A two-tone sisal shopper in grey and natural tone stripes, with leather carry handles. The CHUO shopper bag is handwoven in Kenya’s rural Eastern Region.
Made from local sisal grass, the preparation process is extensive even before dyeing and weaving begins: the grass is first harvested and rolled by hand, then carefully woven by a member of a women’s weaving co-operative in the greater Lower Eastern region of Kenya. The methods used to create these oversized handbags are woven through generations, passed from Kenyan grandmothers to mothers to granddaughters.
Depending on the preferred workload and pace of the weaver, each yarn and sisal basket bag takes up to a week to complete; basketry takes place between other household chores, church, childcare and farming duties. Once completed, these yarn and sisal bags are sent to a local tannery where cowhide shoulder straps are produced and attached by artisan leatherworkers.
Material: SISAL & BRANDED LEATHER TAB
Please note, as this is a handmade product, dimensions & colour may vary from those shown in the photographs.
About The Basket Room
The Basket Room creates beautiful collections of handwoven, decorative storage baskets for the home. Woven with stunning colours & unique patterns, they work with small craft collectives in Africa to create ethical, stylish accessories with a story.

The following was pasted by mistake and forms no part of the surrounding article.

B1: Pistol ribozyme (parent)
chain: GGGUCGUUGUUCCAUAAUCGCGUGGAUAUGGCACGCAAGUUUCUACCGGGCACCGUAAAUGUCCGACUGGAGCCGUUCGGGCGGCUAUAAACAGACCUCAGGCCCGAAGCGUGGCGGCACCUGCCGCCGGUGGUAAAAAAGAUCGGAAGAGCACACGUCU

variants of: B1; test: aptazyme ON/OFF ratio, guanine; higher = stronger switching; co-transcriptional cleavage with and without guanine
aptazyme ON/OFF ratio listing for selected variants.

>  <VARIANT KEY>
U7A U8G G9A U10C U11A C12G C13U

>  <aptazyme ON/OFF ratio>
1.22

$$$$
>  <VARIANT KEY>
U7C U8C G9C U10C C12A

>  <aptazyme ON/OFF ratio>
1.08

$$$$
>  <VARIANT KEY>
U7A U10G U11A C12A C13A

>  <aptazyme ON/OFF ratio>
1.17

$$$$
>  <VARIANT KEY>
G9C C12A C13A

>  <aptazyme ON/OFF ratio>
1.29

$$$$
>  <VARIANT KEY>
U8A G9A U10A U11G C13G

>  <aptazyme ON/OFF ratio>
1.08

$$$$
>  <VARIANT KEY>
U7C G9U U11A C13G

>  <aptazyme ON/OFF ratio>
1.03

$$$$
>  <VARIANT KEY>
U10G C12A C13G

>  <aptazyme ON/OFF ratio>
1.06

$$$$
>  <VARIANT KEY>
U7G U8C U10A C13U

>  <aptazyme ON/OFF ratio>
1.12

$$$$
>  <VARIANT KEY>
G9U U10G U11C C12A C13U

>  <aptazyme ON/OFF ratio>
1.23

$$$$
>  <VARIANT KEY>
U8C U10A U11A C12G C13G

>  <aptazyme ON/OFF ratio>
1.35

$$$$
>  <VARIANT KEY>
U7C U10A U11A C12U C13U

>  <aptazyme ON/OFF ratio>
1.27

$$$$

Specialising in handwoven baskets, bags and accessories made in Africa. Woven with vibrant colours and unique patterns, they work directly with weaving cooperation’s in rural Ghana, Kenya, Tanzania and Zimbabwe. Their goal is to create access to market for these talented weavers, providing them with a sustainable income, recognition and preserving traditions. Many of the weavers rely on subsistence farming, but when crops fail during dry periods they turn to the art of weaving as an essential alternative revenue.
Basket weaving is a craft as old as mankind. For millennia, folk have been binding and plaiting natural fibres, weaving vessels of all shapes and sizes for trading, storing and transporting goods in. Anthropologists have found evidence of basketry buried beneath the pyramids of ancient Egypt, and with the help of explorers who have roamed the world for centuries, different methods and styles of basket weaving have reached all corners of the globe.
Buying these baskets helps ensure that daughters and granddaughters will continue to weave, and continue to benefit from the fair wages and dignified working conditions that come from working within a cooperative.